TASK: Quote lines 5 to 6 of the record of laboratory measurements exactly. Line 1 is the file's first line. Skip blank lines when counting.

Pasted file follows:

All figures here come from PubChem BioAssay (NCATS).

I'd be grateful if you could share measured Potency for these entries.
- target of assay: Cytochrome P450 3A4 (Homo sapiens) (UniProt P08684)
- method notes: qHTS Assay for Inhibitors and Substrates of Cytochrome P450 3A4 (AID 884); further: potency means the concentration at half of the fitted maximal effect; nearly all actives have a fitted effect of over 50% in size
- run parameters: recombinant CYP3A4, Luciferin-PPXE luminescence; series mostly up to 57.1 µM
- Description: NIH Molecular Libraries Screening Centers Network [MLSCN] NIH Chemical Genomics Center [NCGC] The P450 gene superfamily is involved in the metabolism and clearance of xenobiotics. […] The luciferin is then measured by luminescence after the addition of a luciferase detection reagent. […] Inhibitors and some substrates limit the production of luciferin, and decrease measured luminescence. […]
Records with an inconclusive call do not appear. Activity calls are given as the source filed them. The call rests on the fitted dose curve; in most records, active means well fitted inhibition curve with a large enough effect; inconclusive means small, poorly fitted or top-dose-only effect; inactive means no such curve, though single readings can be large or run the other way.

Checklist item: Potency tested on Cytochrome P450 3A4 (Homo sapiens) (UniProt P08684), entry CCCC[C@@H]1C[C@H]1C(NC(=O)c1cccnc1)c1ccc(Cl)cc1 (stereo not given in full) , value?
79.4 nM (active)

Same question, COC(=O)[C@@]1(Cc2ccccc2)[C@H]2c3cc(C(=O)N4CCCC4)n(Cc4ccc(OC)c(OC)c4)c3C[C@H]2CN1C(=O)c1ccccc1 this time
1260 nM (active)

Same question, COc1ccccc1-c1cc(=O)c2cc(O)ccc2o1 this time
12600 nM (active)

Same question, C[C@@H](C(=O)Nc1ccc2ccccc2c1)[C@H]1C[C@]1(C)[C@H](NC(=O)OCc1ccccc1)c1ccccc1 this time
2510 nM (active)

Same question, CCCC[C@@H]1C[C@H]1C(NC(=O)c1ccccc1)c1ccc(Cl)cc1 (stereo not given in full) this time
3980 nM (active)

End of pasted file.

- run parameters: recombinant CYP3A4, Luciferin-PPXE luminescence; series mostly up to 57.1 µM
- Description: NIH Molecular Libraries Screening Centers Network [MLSCN] NIH Chemical Genomics Center [NCGC] The P450 gene superfamily is involved in the metabolism and clearance of xenobiotics. […] The luciferin is then measured by luminescence after the addition of a luciferase detection reagent. […] Inhibitors and some substrates limit the production of luciferin, and decrease measured luminescence. […]